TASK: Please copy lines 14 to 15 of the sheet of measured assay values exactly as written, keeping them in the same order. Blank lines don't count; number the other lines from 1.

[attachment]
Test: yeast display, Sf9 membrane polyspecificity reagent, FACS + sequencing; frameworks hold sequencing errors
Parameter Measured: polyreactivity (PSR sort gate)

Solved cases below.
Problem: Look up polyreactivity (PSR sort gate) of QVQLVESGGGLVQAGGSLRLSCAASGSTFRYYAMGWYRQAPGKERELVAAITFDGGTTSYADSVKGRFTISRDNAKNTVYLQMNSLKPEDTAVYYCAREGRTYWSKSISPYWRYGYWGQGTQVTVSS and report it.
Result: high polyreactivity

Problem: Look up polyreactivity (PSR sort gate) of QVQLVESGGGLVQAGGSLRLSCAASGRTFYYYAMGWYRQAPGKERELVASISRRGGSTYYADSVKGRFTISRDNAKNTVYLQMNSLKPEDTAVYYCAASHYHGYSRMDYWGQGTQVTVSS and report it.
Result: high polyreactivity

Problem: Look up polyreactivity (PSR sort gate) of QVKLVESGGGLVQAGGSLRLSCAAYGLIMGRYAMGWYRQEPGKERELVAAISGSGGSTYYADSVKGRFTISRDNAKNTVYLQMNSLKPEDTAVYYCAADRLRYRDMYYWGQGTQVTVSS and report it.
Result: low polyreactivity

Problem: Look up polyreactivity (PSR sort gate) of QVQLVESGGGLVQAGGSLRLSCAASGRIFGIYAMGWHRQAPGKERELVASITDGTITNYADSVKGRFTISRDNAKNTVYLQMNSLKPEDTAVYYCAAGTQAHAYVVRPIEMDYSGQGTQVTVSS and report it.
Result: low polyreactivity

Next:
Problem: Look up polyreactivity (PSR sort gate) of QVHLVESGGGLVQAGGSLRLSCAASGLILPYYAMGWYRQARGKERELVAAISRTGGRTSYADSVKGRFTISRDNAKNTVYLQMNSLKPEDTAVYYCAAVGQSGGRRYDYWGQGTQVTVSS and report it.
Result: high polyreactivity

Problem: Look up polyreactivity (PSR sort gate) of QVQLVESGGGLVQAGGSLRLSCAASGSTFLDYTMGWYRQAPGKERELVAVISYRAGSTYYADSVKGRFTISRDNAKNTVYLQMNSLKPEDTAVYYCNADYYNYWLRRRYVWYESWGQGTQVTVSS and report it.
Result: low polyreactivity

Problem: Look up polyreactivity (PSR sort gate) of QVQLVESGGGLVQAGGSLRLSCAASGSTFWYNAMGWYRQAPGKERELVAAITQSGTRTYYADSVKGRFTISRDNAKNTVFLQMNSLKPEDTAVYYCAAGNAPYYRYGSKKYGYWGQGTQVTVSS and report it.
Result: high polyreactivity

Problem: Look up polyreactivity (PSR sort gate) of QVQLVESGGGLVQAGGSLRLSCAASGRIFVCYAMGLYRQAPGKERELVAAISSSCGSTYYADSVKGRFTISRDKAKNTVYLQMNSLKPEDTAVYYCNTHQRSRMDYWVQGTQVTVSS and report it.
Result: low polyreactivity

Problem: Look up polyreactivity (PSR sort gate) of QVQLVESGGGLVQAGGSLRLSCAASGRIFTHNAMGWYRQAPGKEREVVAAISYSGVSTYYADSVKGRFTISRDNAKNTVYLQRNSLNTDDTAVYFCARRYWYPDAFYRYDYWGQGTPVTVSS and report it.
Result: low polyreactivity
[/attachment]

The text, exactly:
Result: high polyreactivity

Problem: Look up polyreactivity (PSR sort gate) of QVQLVESGGGLVQAGGSLRLSCAASGSTFLDYTMGWYRQAPGKERELVAVISYRAGSTYYADSVKGRFTISRDNAKNTVYLQMNSLKPEDTAVYYCNADYYNYWLRRRYVWYESWGQGTQVTVSS and report it.